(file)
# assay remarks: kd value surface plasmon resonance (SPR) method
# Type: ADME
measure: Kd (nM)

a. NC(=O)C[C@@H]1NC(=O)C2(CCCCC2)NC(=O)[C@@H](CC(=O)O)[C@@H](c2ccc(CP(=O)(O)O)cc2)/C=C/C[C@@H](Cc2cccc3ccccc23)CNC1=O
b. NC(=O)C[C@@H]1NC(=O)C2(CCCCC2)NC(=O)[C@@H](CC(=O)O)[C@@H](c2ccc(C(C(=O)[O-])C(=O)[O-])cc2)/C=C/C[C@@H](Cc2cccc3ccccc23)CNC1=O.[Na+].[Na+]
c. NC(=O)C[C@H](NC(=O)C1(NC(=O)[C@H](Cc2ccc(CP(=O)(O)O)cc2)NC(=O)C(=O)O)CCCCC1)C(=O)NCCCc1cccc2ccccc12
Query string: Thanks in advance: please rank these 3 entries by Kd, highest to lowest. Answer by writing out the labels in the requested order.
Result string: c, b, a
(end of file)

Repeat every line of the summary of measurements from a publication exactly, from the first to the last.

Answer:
# assay remarks: kd value surface plasmon resonance (SPR) method
# Type: ADME
measure: Kd (nM)

a. NC(=O)C[C@@H]1NC(=O)C2(CCCCC2)NC(=O)[C@@H](CC(=O)O)[C@@H](c2ccc(CP(=O)(O)O)cc2)/C=C/C[C@@H](Cc2cccc3ccccc23)CNC1=O
b. NC(=O)C[C@@H]1NC(=O)C2(CCCCC2)NC(=O)[C@@H](CC(=O)O)[C@@H](c2ccc(C(C(=O)[O-])C(=O)[O-])cc2)/C=C/C[C@@H](Cc2cccc3ccccc23)CNC1=O.[Na+].[Na+]
c. NC(=O)C[C@H](NC(=O)C1(NC(=O)[C@H](Cc2ccc(CP(=O)(O)O)cc2)NC(=O)C(=O)O)CCCCC1)C(=O)NCCCc1cccc2ccccc12
Query string: Thanks in advance: please rank these 3 entries by Kd, highest to lowest. Answer by writing out the labels in the requested order.
Result string: c, b, a